This appeal arises from Russell Joki's action challenging the constitutionality of: (1) fees charged to students of Meridian Joint District #2[1]; and (2) the statewide system of funding Idaho's public schools. Russell Joki and sixteen other individuals (hereinafter collectively referred to as "Joki") initiated the suit against the State of Idaho, the Idaho State Legislature, the Idaho State Board of Education, and the Superintendent of Public Instruction (hereinafter collectively referred to as the "State Defendants"), all 114 Idaho public school districts, and one charter school. The district court granted the State Defendants' motion to dismiss. On appeal, Joki argues that the district court erred in dismissing the State Defendants.

         II. Factual and Procedural Background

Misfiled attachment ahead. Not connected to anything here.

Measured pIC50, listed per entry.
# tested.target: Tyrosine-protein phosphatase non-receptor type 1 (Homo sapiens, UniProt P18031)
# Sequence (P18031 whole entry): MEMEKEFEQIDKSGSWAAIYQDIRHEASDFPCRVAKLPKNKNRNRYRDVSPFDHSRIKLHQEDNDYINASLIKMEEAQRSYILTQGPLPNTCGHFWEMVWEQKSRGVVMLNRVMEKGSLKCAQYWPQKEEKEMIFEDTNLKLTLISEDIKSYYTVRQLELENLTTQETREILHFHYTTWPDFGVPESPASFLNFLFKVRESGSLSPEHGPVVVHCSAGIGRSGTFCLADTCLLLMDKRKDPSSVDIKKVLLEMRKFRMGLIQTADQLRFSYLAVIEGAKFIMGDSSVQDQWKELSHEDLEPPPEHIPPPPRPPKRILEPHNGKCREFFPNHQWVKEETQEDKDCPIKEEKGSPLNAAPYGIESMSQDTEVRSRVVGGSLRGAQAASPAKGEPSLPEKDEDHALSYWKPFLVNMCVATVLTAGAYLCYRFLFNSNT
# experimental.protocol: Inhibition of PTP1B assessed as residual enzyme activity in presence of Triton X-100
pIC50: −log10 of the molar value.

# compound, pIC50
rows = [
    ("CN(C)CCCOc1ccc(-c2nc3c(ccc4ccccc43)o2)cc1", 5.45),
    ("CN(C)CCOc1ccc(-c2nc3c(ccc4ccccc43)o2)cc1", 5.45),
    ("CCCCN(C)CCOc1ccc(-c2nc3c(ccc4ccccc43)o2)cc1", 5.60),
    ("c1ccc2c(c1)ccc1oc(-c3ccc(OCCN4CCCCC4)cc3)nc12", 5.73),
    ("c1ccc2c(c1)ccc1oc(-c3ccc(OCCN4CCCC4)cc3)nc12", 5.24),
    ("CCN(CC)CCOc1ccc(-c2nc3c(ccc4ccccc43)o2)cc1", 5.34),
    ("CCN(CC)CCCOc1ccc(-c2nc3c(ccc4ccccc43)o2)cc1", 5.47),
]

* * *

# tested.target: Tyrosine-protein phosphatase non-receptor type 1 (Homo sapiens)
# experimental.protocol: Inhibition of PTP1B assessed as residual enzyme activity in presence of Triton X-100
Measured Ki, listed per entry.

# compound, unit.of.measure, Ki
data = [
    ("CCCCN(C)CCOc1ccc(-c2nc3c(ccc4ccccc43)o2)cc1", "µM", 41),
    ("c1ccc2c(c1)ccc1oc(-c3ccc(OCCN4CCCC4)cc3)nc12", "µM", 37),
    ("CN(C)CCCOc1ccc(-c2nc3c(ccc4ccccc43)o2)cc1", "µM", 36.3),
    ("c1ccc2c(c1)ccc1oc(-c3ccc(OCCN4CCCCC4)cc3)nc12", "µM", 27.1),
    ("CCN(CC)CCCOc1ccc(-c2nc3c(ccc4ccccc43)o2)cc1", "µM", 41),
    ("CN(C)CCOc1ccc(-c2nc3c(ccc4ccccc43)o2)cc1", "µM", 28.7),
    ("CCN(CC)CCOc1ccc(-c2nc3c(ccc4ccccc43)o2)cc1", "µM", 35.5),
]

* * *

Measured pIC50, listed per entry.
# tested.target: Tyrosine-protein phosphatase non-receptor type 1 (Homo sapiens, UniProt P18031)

On October 1, 2012, Joki filed the initial complaint against the State Defendants, 114 public school districts, and one charter school. Joki sought to proceed as a representative of a class consisting of all students currently enrolled in the defendant school districts, together with their parents or guardians. In the initial complaint, Joki requested reimbursement for the damages that he and other class members suffered, and continued to suffer, as a result of the unconstitutional fees charged by the defendant school districts. On October 9, 2012, Joki filed an amended class action complaint, adding a second cause of action against the State Defendants. Specifically, Joki requested a declaratory judgment that Idaho's current system of funding education is unconstitutional. Joki cited article IX, section 1 of the Idaho Constitution as the basis for his claims, which provides, in pertinent part: "[I]t shall be the duty of the legislature of Idaho, to establish and maintain a general, uniform and thorough system of public, free common schools." Idaho Const. art. IX, § 1.